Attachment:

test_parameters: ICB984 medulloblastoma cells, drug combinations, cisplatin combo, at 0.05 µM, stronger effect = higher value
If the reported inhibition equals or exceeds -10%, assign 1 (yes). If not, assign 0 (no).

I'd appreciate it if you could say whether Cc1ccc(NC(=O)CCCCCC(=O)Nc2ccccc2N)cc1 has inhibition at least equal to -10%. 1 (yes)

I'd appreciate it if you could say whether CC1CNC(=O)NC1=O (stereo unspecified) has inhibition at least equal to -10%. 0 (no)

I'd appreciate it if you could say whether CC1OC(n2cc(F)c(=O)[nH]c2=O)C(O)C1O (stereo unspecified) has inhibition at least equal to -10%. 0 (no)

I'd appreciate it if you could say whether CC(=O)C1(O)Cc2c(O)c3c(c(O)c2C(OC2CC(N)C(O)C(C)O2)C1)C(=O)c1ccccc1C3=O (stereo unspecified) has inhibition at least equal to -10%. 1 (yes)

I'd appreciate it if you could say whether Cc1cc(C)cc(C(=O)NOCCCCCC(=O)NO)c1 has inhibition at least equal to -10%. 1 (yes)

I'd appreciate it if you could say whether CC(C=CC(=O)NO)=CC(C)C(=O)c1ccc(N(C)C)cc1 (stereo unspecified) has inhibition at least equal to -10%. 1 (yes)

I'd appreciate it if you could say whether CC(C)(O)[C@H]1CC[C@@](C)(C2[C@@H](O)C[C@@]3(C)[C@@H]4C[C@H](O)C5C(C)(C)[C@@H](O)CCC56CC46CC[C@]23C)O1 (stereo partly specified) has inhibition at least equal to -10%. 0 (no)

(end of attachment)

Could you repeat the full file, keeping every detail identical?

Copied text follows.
test_parameters: ICB984 medulloblastoma cells, drug combinations, cisplatin combo, at 0.05 µM, stronger effect = higher value
If the reported inhibition equals or exceeds -10%, assign 1 (yes). If not, assign 0 (no).

I'd appreciate it if you could say whether Cc1ccc(NC(=O)CCCCCC(=O)Nc2ccccc2N)cc1 has inhibition at least equal to -10%. 1 (yes)

I'd appreciate it if you could say whether CC1CNC(=O)NC1=O (stereo unspecified) has inhibition at least equal to -10%. 0 (no)

I'd appreciate it if you could say whether CC1OC(n2cc(F)c(=O)[nH]c2=O)C(O)C1O (stereo unspecified) has inhibition at least equal to -10%. 0 (no)

I'd appreciate it if you could say whether CC(=O)C1(O)Cc2c(O)c3c(c(O)c2C(OC2CC(N)C(O)C(C)O2)C1)C(=O)c1ccccc1C3=O (stereo unspecified) has inhibition at least equal to -10%. 1 (yes)

I'd appreciate it if you could say whether Cc1cc(C)cc(C(=O)NOCCCCCC(=O)NO)c1 has inhibition at least equal to -10%. 1 (yes)

I'd appreciate it if you could say whether CC(C=CC(=O)NO)=CC(C)C(=O)c1ccc(N(C)C)cc1 (stereo unspecified) has inhibition at least equal to -10%. 1 (yes)

I'd appreciate it if you could say whether CC(C)(O)[C@H]1CC[C@@](C)(C2[C@@H](O)C[C@@]3(C)[C@@H]4C[C@H](O)C5C(C)(C)[C@@H](O)CCC56CC46CC[C@]23C)O1 (stereo partly specified) has inhibition at least equal to -10%. 0 (no)